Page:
The Chevy Spark is an interesting proposition. It has entered into the sparsely-populated American microcar segment with bright colors, surprisingly good driving dynamics, and a big smile. Like Eric Tingwall said, the Spark is a much more compelling option than others in the class, if for no other reason than the two extra doors. The fact that it is actually entertaining to drive sweetens the pot further. While the four-cylinder might have just 83 hp, it's a blast to wind up with the five-speed manual; it's not quick by any means, but exemplifies the concept of driving a slow car fast.
At just $15,795, the Spark gets close to stepping on the toes of larger subcompacts, but with a fantastic touchscreen infotainment system, heated seats, and power doors, locks, and mirrors, this may be the car to get for someone looking for a cheap, but still cheery, city runabout.
Donny Nordlicht, Associate Web Editor
As is custom with new GM youth-oriented products and concepts, the Spark is shrouded in marketing blather and desperate pandering, but strip away the press releases with winking nods to skinny jeans and iPhones filled with Pitchfork Magazine Best New Tracks, and the little hatchback has a secret: it's actually really good.
The goodness starts on the outside. The Spark has a distinctive exterior that should win it both fans and detractors -- its oversized headlights and choice of eye-popping colors are anything but bland. On the inside, what would normally be an ocean of gray or black hard plastic on another sub-compact is...a large metaphorical lake of bland plastic, but it is nicely accented with body-color trim pieces. My only grouse is that our 2LT model's seats were wrapped in the kind of material that you'd expect to find on 1980's pickup trucks. Stick to cloth, GM.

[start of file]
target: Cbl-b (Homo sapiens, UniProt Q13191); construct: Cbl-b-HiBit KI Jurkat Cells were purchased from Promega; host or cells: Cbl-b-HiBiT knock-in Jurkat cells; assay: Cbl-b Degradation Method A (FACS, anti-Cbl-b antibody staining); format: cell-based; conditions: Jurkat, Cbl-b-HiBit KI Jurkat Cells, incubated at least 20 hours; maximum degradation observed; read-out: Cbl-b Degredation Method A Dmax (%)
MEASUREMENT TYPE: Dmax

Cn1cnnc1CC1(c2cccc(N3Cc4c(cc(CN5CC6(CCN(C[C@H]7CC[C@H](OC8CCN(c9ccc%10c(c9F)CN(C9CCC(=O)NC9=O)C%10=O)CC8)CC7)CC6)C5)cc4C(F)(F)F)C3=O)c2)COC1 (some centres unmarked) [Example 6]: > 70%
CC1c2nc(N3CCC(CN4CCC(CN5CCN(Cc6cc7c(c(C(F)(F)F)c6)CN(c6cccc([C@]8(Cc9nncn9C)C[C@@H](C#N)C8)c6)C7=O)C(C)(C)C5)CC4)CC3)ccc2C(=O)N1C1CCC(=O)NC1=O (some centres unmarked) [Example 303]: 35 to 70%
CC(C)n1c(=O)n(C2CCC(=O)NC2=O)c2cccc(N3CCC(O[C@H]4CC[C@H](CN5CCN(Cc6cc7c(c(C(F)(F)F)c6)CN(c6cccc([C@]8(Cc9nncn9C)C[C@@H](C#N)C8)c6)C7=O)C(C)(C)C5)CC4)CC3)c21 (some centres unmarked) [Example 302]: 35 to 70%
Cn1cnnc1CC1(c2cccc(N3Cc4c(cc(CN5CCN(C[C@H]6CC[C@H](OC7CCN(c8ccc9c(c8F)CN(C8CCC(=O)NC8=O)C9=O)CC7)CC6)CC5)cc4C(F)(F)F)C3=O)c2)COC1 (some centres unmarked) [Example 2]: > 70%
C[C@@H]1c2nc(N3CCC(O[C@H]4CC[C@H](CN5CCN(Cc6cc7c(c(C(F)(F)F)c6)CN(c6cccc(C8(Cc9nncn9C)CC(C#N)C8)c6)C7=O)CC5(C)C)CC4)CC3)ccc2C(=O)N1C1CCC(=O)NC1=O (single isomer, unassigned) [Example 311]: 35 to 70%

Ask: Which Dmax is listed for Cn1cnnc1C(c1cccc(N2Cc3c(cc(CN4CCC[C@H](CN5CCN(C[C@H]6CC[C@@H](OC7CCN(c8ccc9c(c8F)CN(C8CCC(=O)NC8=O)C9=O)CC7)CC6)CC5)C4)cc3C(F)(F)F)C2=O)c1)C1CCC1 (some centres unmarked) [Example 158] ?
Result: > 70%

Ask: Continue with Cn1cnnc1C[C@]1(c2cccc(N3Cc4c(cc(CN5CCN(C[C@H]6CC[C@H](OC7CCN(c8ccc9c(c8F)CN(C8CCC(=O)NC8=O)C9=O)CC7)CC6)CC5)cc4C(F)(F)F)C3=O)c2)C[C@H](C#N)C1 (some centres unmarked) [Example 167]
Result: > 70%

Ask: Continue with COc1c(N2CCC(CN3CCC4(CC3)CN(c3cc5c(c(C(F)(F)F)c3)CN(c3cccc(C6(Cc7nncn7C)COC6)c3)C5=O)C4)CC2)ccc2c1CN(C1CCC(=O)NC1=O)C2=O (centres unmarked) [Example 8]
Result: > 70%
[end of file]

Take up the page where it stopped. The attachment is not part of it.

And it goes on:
What's surprising about the Spark, however, is how bad the driving experience isn't. One would expect that a tall, narrow hatchback with a short wheelbase would be a handling nightmare (like, say, the Smart ForTwo), but the Spark rides and handles with the kind of maturity you'd expect from a larger -- and more expensive -- vehicle. It goes well too: the engine might have only 1.2 liters of displacement and just 84 horsepower, but it pulls reasonably well once you're in the power band (about 2500-5000 rpm, almost like a turbocharged engine), and the five-speed stick shift is slick and engaging, despite having a dated-looking urethane shifter knob.